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Should big rating agencies get away like their banking counterparts?

Feb 4, 2015

In this issue:
» An entire industry available cheaper than Pfizer or Facebook
» An incentive for small savers
» Are German bonds going the Japan way?
» ....and more!

It took them 6 years to admit the truth! Yet, the manner in which the big rating agencies are being let go for orchestrating one of the biggest financial crisis in recent history is funny. You would recall that ever since the big banks were bailed out after the subprime crisis in 2008, our biggest grudge has been against rating agencies. For they were not less guilty in conniving with the banks for creating the massive housing bubble. And yet there were hardly any fingers pointed at them! Anywhere.

It seems after lengthy legal lawsuits over all these years, world's largest rating agency S&P has admitted some guilt. It has admitted that its ratings decisions were affected by the impact they would have on its own bottomline. To put it more specifically, S&P awarded top grades on bonds built out of risky subprime mortgages that investors thought were as safe as debt from the US government. And all of this was to please its clients and win more business. When housing prices fell, the bonds defaulted, helping freeze credit markets and trigger the worst recession since the 1930s.

What is the outcome of this admission of wrong doing? Well, the rating agency walks away after making the US central and state governments richer by US$ 1.5 billion! So now every time banks and rating agencies do something wrong, the government can hope to fill its coffers! Meanwhile the poor small businesses and investors who relied on the ratings and invested in the bonds have to keep waiting for the next bubble. The US courts believe that the settlement will allow the world's biggest ratings company move beyond a bruising legal battle over the top grades it gave to subprime-mortgage bonds. However, one wonders if the very purpose of having a reliable and independent assessment of credit quality will ever be served!

In India too there is hardly any regulation for rating agencies and conflict of interest between their customers and users of the ratings is commonplace. Most such agencies even offer research on companies that are their clients for credit ratings. In such a complex scenario giving an independent view without compromising on business is understandably difficult!

We therefore urge investors to not look at credit ratings on companies as the only source of credible view on business fundamentals. Unless and until the business of rating agencies can become completely transparent and devoid of conflicts of interest, investors would be better off doing their own homework when it comes to assessing quality of bonds and stocks.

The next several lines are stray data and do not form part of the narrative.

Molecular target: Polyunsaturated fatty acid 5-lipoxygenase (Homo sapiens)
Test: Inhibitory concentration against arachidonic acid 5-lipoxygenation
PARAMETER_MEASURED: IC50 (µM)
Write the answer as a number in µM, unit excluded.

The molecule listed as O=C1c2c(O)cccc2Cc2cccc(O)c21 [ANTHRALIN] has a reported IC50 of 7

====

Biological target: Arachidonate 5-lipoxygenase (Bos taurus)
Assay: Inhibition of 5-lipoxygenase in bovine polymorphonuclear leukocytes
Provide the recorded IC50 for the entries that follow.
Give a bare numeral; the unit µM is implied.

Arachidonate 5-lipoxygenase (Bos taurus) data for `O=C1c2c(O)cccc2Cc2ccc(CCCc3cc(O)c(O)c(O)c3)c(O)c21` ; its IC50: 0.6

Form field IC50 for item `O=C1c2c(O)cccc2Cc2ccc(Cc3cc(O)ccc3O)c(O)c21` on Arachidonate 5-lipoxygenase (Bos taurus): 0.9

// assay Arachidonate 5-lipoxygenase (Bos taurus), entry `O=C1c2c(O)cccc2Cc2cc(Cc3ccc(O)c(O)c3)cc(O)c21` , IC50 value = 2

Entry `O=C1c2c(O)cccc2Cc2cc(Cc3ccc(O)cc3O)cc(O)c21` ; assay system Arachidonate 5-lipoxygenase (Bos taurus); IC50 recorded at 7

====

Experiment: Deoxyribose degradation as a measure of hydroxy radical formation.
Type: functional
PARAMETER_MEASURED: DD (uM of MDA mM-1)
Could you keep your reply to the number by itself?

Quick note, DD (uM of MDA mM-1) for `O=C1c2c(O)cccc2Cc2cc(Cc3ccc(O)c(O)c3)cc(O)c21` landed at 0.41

Do you think rating agencies that were responsible for the 2008 financial crisis should get away with a big penalty? Let us know your comments or share your views in the Equitymaster Club.

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The fact that India has one of the best savings to GDP ratio can be attributed to the central bank's care for small savers. In fact as the RBI governors have repeatedly reminded in their interviews, Monetary Policies are made in India keeping the interest of small savers. And hence the reluctance to cut rates too low in a phase of high inflation. For doing so would disincentivize savers.

All this while fixed deposit schemes in banks were treating big deposits, typically corporate or HNI deposits, differentially. Fixed depositors earn differential rates of interest based on the size of deposit. Deposits above Rs 1 crore earn a higher rate of interest. Additionally deposits up to Rs 1 crore can be withdrawn prematurely, resulting in asset-liability (ALM) mismatch. To correct this anomaly, the RBI has allowed banks to offer deposit schemes up to Rs 1 crore which cannot be broken prematurely. There are so-called non-callable deposits which would attract different (higher) rates of interest. Since the money would remain with the bank for a fixed and longer tenure it would avoid AM mismatches. This opens the prospect of retail depositors, who opt for such deposits, to earn a slightly better rate of interest than on a callable deposit. We believe schemes like this will go a long way in not just incentivizing small savers but also help in financial inclusion.

While savers in India may be getting incentivized, it seems that the long term bond investors in Germany may start looking at other alternatives considering that yields of 10 year bonds have fallen to 0.304% yesterday. This is lower than Japan's yields of 0.358%, a situation that has occurred for the first time in history.

A key reason behind this fall has been the disinflationary environment - with the latest data showing a price decline of 0.6%, matching the biggest decline in prices in the history of the single currency.

Since early 2013, Japan has been struggling to attain its goal of increasing inflation thereby only goes to indicate the difficulties of breaking out a disinflationary trap. We refer to this point because EU itself has expanded upon its QE program recently.